Thursday 21 February 2013

Meat The Quarry Men

Stanley Abattoir Athletic and Social Club,
Prescot Road,
Old Swan, Liverpool

There had been a market for livestock in the Old Swan area since 1830. Stanley Market was on a main corporation tram route, Prescot Road being the main road from Liverpool to the manufacturing districts of East Lancashire and Yorkshire. The site was acquired by Liverpool Corporation in 1901 and a new building for livestock and an abattoir costing £670,000 was opened by the Earl of Derby on 14 September 1931.

The largest meat market in Britain had a social club attached to the massive premises which catered for the staff of the huge slaughter house, their families and friends. At a time when they probably knew as much about vegetarianism as Transcendental Meditation the Quarry Men appeared here in a somewhat unusual engagement arranged by their mate / "manager" Nigel Walley. The Quarry Men were booked for a Saturday night dance on 16 November 1957, playing (as they regularly seemed to do during their formative years) on either side of the interval.

It is reported that their allegedly “cacophonous” performances were not well received and they were not re-booked. It seems they had spent some time calming their nerves in the nearby Cattle Market Public House which resulted in one or two band members being a little "worse for wear". (see also Finch Lane L.C.P.T).

At the time the area would have been quite unfamiliar to them being several miles and several buses away from their homes in South Liverpool. Within a few years however they were making regular appearances at St John’s Hall in Tuebrook, little over a mile away down Green Lane and hanging out at the home of Al Caldwell (Rory Storm) in nearby Broad Green.

A still from the film "Nowhere Boy" showing how the Quarry Men would have looked at the time of their appearance at Stanley Abattoir.

A busy scene at the Abattoir in 1958

Between 1956 and 1958 a serious outbreak of foot-and-mouth disease spread across the United Kingdom, peaking in 1957 when 20 counties in England and Wales, mostly in the North-West, were affected. Over 30,000 animals were slaughtered as a result. 

On 28 December 1957, just over a month after the Quarry Men appeared, the abattoir was shut down after foot-and-mouth disease was found in cattle waiting to be slaughtered. Inspectors from the Ministry of Agriculture were called in when eight suspected cases were found in carcasses. The Inspectors subsequently found 10 more cases in live cattle at the abattoir.

After being given the all-clear the abattoir re-opened on 2 January 1958 and operated until 1971. 

Liverpool's only wholesale meat and fish market continues to trade to this day selling meat purchased from local North West farmers using local abattoirs.

The Abattoir looms in the background of the former Stanley Public House which now stands forlornly on Prescot Road.

Another public house on the same street. Completed in the same year as the abattoir, the Cattle Market at 329 Prescot Road was visited by the Quarry Men prior to their engagement. The pub has since been demolished. (Photo courtesy of Ged Fagan, 3.8.70).

Stanley Abattoir pictured in 1959, two years after the Quarry Men's engagement.


Wednesday 20 February 2013

The Quarry Men, Rosebery Street and King John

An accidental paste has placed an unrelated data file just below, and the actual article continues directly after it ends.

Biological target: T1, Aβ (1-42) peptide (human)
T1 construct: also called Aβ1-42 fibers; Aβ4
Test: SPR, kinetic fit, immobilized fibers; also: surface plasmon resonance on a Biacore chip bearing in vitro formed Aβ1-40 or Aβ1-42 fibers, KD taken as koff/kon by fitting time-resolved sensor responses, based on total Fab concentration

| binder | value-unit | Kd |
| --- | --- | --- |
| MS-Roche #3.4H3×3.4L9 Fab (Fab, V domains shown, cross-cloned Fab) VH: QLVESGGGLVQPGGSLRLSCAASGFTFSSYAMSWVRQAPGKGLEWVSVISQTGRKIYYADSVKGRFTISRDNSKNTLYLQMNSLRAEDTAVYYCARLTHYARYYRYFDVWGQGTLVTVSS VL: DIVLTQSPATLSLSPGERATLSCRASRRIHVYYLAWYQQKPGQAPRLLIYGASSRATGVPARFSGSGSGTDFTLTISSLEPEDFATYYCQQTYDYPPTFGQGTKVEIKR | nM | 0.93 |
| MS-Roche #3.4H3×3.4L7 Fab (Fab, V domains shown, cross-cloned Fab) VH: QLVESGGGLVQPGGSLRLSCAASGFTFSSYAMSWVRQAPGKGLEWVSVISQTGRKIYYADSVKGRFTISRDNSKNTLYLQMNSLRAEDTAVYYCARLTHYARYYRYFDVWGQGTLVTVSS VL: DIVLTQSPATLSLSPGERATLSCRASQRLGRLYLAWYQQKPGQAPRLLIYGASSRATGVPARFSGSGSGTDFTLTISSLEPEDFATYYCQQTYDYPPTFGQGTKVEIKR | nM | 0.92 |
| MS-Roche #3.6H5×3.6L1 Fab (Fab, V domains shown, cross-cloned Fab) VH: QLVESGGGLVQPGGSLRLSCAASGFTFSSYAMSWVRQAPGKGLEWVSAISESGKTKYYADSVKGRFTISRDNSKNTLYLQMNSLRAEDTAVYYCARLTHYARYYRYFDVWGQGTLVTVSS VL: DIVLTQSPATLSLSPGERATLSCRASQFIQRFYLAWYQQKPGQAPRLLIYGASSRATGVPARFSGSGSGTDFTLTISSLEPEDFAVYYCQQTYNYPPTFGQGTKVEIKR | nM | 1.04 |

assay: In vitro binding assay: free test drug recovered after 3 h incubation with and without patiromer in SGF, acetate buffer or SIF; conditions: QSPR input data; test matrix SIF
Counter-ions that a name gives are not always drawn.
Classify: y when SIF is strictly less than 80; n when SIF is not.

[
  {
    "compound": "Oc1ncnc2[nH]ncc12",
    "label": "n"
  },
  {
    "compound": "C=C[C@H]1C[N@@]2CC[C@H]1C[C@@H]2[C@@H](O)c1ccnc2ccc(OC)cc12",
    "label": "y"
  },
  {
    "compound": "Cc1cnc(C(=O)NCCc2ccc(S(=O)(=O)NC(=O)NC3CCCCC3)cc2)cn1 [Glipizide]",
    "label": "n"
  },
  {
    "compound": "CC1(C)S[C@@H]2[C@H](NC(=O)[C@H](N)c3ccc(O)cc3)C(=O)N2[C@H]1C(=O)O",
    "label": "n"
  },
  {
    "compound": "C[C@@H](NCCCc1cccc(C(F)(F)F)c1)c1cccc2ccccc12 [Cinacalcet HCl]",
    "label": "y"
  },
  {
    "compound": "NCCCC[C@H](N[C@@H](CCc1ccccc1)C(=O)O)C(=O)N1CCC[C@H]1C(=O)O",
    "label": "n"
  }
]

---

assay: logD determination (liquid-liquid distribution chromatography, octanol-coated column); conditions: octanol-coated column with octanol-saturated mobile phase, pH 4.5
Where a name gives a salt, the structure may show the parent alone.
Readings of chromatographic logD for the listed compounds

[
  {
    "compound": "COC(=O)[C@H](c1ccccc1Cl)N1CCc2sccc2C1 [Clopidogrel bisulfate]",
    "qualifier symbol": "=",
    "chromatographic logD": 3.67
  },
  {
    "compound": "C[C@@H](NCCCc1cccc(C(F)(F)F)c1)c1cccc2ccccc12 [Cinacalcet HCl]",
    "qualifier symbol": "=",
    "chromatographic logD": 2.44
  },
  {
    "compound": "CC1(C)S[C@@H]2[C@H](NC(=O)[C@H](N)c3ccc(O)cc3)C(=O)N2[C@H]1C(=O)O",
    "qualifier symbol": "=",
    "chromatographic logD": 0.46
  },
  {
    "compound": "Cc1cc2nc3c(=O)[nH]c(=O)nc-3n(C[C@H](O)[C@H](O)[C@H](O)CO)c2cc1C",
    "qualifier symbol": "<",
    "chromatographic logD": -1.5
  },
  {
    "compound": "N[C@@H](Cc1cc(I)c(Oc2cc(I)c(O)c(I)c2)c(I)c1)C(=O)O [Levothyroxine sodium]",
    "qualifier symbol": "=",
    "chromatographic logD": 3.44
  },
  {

Rosebery Street,
Liverpool 8

Most historians today would argue that King John was one of England's most unsuccessful monarchs. However, for us Scousers there was at least one significant achievement during his reign. He founded the borough of Liverpool.....

Prince John was born on 24 December 1167. As the youngest of five sons of King Henry II of England and Eleanor of Aquitaine, he was not expected to inherit land of any significance from his father and he was certainly not expected to become a future monarch. However, fate intervened and following a failed rebellion by his elder brothers between 1173 and 1174 John became King Henry's favourite son. He was appointed the Lord of Ireland in 1177 and given lands in England and on the continent. William, Henry and Geoffrey, John's eldest brothers, all died young and by the time Richard I became king in 1189, John was placed as a potential heir to the throne.

John unsuccessfully attempted a rebellion against Richard's royal administrators whilst his brother was participating in the Third Crusade. This period has of course provided the backdrop to a great many dramatisations of the "Robin Hood" story with John cast as the principal villain of the piece. Despite his treachery, Richard appears to have looked upon his younger brother as little more than a yapping puppy and forgave him. When Richard was killed in 1199, John was proclaimed king of England.

John had inherited the Princedom of Ireland from his father. When news reached him that the Norman barons were encroaching on some the Irish kingdoms and causing trouble King John decided he would visit Ireland and exert his authority over them as his father had done before him. To do this John needed a suitable port on the west coast from which to embark.

In 1207, during a tour of the country he arrived at Liverpool, a fishing hamlet which he had gifted at the beginning of his reign to Henry Fitzwardin of Lancaster. With Ireland on his mind John now paid more attention to the sheltered pool leading into the wide Mersey estuary and realised that it was the perfect place to establish a port.

John asked Fitzwardin to exchange the town for other lands. It was an offer Fitzwardin could literally not refuse. John became the Lord of Liverpool soon afterwards. On 28th August 1207 he issued an invitation to settlers to come and live in his new port, in return for which he would give them the privileges enjoyed by the inhabitants of a royal borough on the sea. This meant that "Liverpul" as it was named in King John's charter, was now a part of the country where things could be bought and sold.